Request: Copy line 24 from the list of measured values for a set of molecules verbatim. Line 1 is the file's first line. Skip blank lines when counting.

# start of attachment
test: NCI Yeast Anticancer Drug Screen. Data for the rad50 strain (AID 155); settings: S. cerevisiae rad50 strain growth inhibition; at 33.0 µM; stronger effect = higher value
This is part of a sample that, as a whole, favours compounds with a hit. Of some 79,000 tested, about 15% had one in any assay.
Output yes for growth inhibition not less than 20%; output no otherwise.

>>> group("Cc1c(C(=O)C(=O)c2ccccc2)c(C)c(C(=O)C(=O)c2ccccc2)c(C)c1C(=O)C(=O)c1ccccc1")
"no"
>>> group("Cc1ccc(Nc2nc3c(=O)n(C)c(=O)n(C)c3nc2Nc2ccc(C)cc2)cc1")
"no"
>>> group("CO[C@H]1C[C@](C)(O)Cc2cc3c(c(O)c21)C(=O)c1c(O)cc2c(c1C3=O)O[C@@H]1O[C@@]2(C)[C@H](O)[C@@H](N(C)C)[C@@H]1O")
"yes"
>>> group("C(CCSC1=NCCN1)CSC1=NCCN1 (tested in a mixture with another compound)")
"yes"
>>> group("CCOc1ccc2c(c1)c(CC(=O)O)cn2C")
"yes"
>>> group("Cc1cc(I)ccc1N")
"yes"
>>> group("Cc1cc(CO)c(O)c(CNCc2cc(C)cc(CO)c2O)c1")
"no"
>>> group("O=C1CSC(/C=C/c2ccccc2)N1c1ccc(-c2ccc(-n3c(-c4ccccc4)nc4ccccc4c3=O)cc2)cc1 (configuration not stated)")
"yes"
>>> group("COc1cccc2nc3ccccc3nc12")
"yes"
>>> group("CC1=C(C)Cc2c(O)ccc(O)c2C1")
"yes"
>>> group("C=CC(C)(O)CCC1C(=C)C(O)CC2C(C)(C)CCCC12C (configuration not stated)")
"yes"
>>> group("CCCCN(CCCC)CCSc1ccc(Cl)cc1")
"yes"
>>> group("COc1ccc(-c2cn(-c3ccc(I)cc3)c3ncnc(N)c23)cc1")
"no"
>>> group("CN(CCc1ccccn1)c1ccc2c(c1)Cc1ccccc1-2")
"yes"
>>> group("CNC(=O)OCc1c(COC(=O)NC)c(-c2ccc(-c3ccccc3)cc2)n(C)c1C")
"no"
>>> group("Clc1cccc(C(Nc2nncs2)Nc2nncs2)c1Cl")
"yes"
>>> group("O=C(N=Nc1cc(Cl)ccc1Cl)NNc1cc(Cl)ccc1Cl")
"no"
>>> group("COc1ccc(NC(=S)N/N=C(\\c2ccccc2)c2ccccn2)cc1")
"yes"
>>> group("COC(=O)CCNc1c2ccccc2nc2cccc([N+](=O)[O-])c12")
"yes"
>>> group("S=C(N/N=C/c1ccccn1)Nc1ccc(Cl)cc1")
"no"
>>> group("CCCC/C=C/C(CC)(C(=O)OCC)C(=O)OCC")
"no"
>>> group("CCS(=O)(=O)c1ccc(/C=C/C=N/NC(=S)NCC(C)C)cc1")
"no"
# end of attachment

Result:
>>> group("C=CC(C)(O)CCC1C(=C)C(O)CC2C(C)(C)CCCC12C (configuration not stated)")